Charting a Web 2.0 Strategy

By Amit Varma

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Wikis, blogs, social networks, AJAX … rarely does a day go by without these terms being hurled at us from different directions and this has resulted in these becoming mnemonics for Web 2.0. I can’t remember how many times I’ve been asked this question, "How do I incorporate wikis, blogs, AJAX into my current site to enable Web 2.0?"

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The confusion around what constitutes Web 2.0 has led to the current situation where some limited aspects on Web 2.0 are being construed as the whole Web 2.0 enchilada. This is naturally leading to the question: What is Web 2.0? But, before I present my own view, let me take the liberty of establishing a hypothesis: Business and technology are getting more and more intertwined to the point that sometime in the near future, IT will just become a part of a business function.

We can debate when and whether this will happen at all, but I’m sure we’ll all agree that the need to understand business strategy & direction is becoming more and more paramount to defining effective IT strategies. "Business backwards" thinking will give way to "Business" thinking.

With that key point established, let me present my own definition of Web 2.0. In my view, Web 2.0 = 4Cs — content, commerce, community and context. If you dwell further, the first two Cs are what really made up Web 1.0 and the two new Cs are really adding the new dimensions to Web 2.0. Let’s spend a couple of minutes on the last C …


This is the C that’s making Web 2.0 a force to reckon with. Context really implies the following:

Contextual search: If I’m on an insurance site and am searching for risk, it shows me only risks associated with my liabilities, environment, policies, i.e. only related to the insurance I am looking for. This is a huge leap forward in terms to ensuring that customer get what they are looking for without having to sift through the loads of irrelevant results that show up today. If you look around the Web today, sites like Kayak and SideStep do a phenomenal job at that; almost a verticalized search, if you will.

Personalization: The second dimension of context is the personalization, localization aspect, i.e., I get only what’s relevant for or what I want to see. What this really tells us is that Web 2.0 is much more than the C= Community, i.e. the blog, social networking, chat etc. It’s really the combination of the 4C’s that adds up to an effective Web 2.0 strategy. Moreover, what’s important for a Web 2.0 strategy for one organization will and can be very different from another.

What’s important for a consumer centric organization (B2C) will likely be very different from that of a business centric organization (B2B). This leads to the next key point—your Web 2.0 strategy (and consequently the relative importance of the specific C’s of the framework) is purely a function of your business vision and objectives. While there are multiple ways of getting to your Web 2.0 solution roadmap, I’m particularly fond of the Strategy Canvas (Blue Ocean Strategy) & the Porter’s framework. Let’s adapt those two to help define a framework that I think organizations could use effectively to define their roadmap.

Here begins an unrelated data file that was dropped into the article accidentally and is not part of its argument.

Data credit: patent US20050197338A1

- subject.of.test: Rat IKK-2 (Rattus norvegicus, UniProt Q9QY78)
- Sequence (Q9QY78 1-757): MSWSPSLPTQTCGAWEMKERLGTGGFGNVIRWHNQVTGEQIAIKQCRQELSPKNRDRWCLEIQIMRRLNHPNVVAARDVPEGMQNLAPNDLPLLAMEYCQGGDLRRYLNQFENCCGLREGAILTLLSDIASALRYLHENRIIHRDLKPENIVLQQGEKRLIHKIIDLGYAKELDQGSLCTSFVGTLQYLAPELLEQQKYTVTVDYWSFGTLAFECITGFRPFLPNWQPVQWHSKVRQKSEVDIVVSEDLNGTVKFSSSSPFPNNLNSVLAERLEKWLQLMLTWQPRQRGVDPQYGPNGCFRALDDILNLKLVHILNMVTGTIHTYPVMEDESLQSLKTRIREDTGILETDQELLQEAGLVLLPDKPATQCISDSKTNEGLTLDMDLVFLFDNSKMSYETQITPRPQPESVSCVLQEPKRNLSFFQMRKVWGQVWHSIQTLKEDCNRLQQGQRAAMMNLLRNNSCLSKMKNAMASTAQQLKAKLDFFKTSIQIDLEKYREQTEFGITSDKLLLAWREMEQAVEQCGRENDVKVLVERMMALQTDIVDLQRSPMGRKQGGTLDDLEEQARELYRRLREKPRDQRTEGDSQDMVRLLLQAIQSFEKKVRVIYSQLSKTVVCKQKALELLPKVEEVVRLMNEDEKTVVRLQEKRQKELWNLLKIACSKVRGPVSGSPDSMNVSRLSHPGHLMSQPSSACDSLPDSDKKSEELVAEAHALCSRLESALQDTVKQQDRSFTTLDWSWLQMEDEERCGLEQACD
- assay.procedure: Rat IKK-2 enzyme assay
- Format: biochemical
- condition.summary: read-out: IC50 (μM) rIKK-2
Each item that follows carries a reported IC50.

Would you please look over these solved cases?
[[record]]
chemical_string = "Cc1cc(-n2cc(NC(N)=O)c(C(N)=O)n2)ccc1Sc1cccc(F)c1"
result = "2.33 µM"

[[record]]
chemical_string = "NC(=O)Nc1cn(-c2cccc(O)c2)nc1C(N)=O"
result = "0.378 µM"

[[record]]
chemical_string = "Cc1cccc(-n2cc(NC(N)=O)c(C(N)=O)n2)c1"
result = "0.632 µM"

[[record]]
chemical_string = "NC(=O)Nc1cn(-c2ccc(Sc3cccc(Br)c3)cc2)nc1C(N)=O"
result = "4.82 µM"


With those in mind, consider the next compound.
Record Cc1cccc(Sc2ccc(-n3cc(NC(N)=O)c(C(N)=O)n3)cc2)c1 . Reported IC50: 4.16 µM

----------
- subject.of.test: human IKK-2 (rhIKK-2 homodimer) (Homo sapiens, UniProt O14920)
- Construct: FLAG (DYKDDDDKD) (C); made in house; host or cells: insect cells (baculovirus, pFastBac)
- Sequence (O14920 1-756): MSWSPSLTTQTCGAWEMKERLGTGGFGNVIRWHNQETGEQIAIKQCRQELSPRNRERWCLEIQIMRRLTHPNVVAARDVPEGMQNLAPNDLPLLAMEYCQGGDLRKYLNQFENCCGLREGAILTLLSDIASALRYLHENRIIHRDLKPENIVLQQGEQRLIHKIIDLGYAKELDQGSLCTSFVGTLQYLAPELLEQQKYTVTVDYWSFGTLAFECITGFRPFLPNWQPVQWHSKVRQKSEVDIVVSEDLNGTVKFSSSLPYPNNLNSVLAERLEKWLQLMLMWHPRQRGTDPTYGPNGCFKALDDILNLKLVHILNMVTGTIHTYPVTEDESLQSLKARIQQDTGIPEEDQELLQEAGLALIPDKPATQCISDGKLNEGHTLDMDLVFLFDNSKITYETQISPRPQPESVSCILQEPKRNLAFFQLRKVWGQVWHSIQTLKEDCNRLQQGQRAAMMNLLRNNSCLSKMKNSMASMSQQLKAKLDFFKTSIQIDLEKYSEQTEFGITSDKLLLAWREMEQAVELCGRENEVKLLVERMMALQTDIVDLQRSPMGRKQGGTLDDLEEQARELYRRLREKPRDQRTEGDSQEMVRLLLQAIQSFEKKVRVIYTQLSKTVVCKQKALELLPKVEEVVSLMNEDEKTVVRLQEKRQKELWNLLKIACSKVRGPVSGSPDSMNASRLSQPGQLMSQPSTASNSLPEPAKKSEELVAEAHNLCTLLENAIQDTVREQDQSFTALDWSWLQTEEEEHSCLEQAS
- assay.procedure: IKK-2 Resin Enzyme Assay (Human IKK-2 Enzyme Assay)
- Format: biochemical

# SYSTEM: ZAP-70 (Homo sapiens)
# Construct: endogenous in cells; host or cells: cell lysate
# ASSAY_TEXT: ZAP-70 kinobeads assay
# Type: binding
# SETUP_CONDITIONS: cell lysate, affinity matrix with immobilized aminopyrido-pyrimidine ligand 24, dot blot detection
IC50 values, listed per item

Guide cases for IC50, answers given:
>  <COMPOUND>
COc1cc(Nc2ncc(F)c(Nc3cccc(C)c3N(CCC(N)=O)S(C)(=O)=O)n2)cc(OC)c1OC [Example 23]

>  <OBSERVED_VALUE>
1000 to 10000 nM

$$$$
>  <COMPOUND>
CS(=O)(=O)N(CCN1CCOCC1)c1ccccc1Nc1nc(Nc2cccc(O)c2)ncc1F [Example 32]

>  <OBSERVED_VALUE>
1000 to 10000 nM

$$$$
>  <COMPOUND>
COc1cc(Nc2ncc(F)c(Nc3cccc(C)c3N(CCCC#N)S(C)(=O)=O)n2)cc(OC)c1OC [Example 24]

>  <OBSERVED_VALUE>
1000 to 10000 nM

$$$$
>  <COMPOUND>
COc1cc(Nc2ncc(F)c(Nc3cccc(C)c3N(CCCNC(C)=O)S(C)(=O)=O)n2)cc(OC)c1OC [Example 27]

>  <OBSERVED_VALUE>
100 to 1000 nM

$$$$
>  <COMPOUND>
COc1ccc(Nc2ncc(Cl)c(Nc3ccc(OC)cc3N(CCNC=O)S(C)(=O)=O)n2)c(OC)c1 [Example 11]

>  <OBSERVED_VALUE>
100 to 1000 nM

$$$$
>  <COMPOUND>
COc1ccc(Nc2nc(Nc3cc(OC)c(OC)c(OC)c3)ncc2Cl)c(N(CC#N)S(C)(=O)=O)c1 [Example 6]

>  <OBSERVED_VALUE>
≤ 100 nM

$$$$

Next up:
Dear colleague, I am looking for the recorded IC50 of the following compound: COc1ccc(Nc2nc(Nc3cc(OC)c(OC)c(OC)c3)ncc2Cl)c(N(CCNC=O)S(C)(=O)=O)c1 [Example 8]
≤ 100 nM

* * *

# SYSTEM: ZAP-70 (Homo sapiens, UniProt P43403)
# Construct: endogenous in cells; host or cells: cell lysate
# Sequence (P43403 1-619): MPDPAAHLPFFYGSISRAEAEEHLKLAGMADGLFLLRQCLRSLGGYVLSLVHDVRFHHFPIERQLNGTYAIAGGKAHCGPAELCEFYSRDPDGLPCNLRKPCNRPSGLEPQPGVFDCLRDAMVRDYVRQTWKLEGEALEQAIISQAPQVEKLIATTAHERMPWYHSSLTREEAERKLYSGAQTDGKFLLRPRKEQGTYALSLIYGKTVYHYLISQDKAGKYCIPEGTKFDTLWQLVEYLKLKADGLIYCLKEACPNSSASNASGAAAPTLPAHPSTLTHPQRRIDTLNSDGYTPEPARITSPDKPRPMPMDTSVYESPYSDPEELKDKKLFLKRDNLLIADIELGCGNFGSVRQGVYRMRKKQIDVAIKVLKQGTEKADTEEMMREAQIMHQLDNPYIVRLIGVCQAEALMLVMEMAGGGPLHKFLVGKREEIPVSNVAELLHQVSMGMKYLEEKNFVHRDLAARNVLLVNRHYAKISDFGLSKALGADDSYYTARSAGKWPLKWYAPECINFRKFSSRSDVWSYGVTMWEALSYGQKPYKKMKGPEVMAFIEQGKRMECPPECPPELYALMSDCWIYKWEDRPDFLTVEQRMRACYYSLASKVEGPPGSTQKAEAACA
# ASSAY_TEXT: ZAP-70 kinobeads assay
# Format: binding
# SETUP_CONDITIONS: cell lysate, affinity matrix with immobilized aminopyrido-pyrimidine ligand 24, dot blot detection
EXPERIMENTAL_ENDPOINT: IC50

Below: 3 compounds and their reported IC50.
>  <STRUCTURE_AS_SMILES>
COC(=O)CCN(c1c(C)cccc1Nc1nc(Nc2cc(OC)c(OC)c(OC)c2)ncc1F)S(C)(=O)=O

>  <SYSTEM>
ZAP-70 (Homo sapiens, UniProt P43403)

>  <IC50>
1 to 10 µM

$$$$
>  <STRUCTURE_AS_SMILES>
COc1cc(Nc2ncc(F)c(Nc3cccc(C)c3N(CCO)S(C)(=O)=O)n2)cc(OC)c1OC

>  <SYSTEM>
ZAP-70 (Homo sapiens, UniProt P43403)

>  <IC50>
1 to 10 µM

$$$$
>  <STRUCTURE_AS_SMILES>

As you see, the first and probably the most important step in defining a Web 2.0 strategy is defining your business (or marketing) vision and objectives. This needs to be quickly narrowed down to the strategic business levers (SBL) that form the core of the vision and objectives. While these SBLs are very contextual and a function of the vision and objectives articulated, some examples of SBLs are brand awareness, product penetration, customer acquisition, service satisfaction, profitability, etc.

Once the SBLs have been identified from the visioning process, the value curve needs to be determined based on where the vision needs to take us. The value curve may likely look something like this (example) based on the stated vision and identified SBLs:

The curve itself is determined through a quantitative (and hence non subjective) scorecard that needs to be built. Define the key drivers and score them against each dimension, apply the appropriate weight/priority and get the score. This value curve now needs to be mapped back to the 4C framework to determine which C’s play what role in your Web 2.0 solution roadmap.

It’s quite possible that you may have an overwhelming need for only 2C’s in your solution roadmap to start with and then build on the others (or not at all) and it’s absolutely fine, as long as it helps you get to your business vision. Finally, I always recommend you build out a balanced scorecard for your 4C framework and continue to monitor your evolution along your Web 2.0 roadmap. The absence of such a framework may let your solution strategy drift and you may realize the deviation a little too late.

The beauty of following a structured approach to defining your strategy is that even if Web 2.0 becomes Web 3.0, your basic approach will not change. What will likely happen is that a few new C’s or other letters will get added to your framework and your value curve will likely span across more dimensions. As the cliché goes, its all about business, technology solutions are a mere enabler. Web 2.0 and your strategy therein, are no different.

Amit Varma is general manager & head of Business Technology Consulting Practice at MindTree Consulting .